Beginning to deal with some of its most difficult budget decisions, the Senate narrowly defeated an attempt Tuesday to keep President Clinton's national service program alive and voted to continue building an orbiting space station.
The votes came as the Senate neared final action on legislation to pay for operations next year of the Environmental Protection Agency, the Departments of Housing and Urban Development and Veterans' Affairs, and several other agencies. The final vote on the $81-billion funding measure is expected today.
The Senate action Tuesday appeared to be the last chance to keep the national service program alive. Clinton had sought $819 million for the year-old plan, nearly doubling current funding, for its budget for the fiscal year beginning Sunday.
Instead, the House voted in July to shut it down, giving it no money for 1996. The Senate Appropriations Committee also voted against funding the program.
An amendment offered by Sen. Barbara A. Mikulski (D-Md.) to provide $426.5 million and keep the program operating with 21,000 volunteers was turned down on a vote of 52 to 47.
Formally known as the Corporation for National and Community Service, the AmeriCorps program was a centerpiece of Clinton's domestic agenda, one that he sought to make his Administration's equivalent of the Peace Corps, established by President John F. Kennedy.
AmeriCorps now sends young volunteers into inner cities and rural areas to serve child care and senior citizen centers and environmental programs in exchange for modest living expenses and assistance in paying future college tuition.
But critics complained that it also was being used to staff government agencies rather than to perform community service, with the Department of the Interior and the National Endowment for the Humanities in particular benefiting from the labor, and that it ate up extraordinary amounts in overhead, costing the federal government $15,000 for each participant.
"A volunteer program should be a volunteer program, not a way to subsidize the government bureaucracy," said Sen. John Ashcroft (R-Mo.).
Sen. Joseph R. Biden Jr. (D-Del.), arguing in support of the program, said that it was "not the solution to all our problems . . . but it is making a difference."
The space station, which would be an orbiting, permanently staffed scientific laboratory, survived easily. The attempt to kill the program by Sen. Dale Bumpers (D-Ark.), who has tried for six years to end its funding, was defeated, 64 to 35.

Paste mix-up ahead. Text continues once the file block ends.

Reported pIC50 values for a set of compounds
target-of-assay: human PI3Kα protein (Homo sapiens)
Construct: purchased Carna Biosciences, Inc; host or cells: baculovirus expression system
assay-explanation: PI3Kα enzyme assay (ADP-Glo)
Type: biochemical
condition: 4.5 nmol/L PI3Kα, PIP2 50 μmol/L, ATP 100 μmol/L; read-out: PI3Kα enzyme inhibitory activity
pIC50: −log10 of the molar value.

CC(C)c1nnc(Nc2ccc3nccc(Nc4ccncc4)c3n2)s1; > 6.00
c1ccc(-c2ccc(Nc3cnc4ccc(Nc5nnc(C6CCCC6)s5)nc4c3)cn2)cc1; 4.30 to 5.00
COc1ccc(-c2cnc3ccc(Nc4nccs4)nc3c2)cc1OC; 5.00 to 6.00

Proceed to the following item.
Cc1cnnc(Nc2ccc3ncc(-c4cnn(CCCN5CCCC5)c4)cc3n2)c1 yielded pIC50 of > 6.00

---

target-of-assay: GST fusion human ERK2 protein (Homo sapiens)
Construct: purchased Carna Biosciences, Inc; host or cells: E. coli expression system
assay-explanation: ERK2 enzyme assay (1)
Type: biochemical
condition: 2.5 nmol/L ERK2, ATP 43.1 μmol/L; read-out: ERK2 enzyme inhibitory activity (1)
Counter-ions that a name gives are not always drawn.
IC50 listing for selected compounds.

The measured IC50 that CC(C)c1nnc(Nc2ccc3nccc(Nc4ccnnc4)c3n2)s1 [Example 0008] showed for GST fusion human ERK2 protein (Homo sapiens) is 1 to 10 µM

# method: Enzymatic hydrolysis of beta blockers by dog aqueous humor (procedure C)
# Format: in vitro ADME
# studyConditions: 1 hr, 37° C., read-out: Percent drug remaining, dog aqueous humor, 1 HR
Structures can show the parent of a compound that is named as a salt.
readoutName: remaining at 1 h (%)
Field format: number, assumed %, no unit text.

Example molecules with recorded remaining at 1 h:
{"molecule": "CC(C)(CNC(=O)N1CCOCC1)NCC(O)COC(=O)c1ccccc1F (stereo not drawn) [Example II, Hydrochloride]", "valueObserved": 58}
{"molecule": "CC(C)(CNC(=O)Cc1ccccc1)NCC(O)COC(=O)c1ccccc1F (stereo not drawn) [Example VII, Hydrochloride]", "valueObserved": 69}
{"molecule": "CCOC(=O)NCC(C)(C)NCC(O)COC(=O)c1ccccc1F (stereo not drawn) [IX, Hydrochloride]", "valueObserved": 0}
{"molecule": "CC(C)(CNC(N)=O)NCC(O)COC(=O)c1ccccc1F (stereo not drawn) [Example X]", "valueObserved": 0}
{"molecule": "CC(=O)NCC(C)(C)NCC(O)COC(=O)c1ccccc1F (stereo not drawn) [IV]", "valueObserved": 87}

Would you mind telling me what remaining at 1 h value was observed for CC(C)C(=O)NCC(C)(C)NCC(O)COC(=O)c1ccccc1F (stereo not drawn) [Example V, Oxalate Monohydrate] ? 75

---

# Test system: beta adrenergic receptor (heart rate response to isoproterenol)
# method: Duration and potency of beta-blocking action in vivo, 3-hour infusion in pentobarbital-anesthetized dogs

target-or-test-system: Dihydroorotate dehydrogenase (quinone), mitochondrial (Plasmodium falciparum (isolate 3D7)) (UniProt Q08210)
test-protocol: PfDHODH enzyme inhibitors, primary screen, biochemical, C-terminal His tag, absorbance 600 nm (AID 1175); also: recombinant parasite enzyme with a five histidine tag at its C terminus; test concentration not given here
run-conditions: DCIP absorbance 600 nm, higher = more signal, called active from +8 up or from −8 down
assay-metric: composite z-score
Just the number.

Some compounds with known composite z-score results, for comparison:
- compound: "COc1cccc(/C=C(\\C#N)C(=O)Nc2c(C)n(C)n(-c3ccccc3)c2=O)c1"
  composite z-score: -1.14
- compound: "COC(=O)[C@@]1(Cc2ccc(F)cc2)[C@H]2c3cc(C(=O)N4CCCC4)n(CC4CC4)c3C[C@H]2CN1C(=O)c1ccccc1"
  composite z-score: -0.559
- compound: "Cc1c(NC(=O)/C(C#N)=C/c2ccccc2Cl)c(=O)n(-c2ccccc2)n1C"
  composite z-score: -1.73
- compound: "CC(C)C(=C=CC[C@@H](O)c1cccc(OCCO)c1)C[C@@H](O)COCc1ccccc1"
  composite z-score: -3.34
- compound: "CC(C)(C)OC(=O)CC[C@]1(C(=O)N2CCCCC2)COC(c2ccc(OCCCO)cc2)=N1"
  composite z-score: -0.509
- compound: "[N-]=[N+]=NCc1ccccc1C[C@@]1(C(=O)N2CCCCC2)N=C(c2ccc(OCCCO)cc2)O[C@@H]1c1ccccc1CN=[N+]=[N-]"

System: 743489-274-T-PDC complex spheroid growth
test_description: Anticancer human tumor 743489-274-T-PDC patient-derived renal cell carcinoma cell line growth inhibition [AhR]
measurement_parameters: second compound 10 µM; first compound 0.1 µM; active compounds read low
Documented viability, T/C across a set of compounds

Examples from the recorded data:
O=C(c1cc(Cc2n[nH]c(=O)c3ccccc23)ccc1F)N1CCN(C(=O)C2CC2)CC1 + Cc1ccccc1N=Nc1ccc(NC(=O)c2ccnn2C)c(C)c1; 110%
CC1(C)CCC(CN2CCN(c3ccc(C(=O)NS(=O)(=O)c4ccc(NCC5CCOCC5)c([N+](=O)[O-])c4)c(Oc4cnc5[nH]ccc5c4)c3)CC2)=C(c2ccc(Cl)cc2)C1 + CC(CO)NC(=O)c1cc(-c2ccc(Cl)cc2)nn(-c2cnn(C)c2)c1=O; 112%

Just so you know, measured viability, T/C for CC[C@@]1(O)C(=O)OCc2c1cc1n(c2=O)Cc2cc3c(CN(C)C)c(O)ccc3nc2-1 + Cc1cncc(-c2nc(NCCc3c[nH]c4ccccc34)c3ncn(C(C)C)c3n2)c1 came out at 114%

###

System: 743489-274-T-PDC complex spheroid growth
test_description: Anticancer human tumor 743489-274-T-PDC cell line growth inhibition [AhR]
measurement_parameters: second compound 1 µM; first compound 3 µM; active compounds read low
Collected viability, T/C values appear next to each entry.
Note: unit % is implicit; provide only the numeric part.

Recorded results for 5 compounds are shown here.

The Senate measure would provide $2.1 billion for the space lab, the same amount approved earlier by the House. The vote was a strong show of support for a program that has faced termination each year because of cost overruns.
Hoping to add political stability to the development of the international space station, the House also authorized the National Aeronautics and Space Administration to spend an additional $11 billion to complete the station by 2002.
Originally budgeted at $8 billion, the project's costs have exceeded $11 billion to date. But critics, including Bumpers, cited a report by the General Accounting Office that set the price tag at almost $94 billion during the next 17 years--including costs to launch, maintain and operate the space shuttle that will work with the station.
Early in the debate, Bumpers conceded that the odds against removing the funding for the space station were long, because NASA contracts and the thousands of jobs associated with the project were distributed across 36 states.
"You don't have to be a rocket scientist to know that all you need to have around here is 26 states with at least 10 jobs and you can't kill it because that's 52 votes," Bumpers said.
Three of every four dollars related to the multibillion-dollar project are spent in California, Alabama and Texas, Bumpers added. It provides 1,000 jobs in Orange County and 4,500 in California.
Still, Bumpers said, "the station cannot be supported on scientific grounds. Every single scientist worth his weight in this country, every single medical researcher in this country, says you cannot justify this on the grounds you are going to get some life-saving pharmaceuticals out of this."
But Sen. Conrad Burns (R-Mont.) argued that "this program is probably one of the most vital programs we have when we start talking about science, technology and research."
An attempt to restore funding for the homeless was set aside. The issue will be resolved before final action on the bill today.
Times staff writer Gebe Martinez contributed to this story.